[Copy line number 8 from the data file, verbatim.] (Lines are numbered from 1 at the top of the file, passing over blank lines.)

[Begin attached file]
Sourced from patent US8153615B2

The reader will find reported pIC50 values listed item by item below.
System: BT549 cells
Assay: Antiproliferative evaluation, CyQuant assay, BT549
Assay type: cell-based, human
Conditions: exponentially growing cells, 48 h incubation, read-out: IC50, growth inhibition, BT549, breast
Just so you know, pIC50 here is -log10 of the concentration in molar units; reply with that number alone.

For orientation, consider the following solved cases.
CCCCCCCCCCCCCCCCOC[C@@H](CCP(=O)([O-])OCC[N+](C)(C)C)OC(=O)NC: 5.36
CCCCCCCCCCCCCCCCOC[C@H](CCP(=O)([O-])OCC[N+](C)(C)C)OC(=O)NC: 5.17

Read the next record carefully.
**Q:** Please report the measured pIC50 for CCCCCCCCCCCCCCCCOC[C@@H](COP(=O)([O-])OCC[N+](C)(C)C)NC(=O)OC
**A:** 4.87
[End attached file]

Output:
For orientation, consider the following solved cases.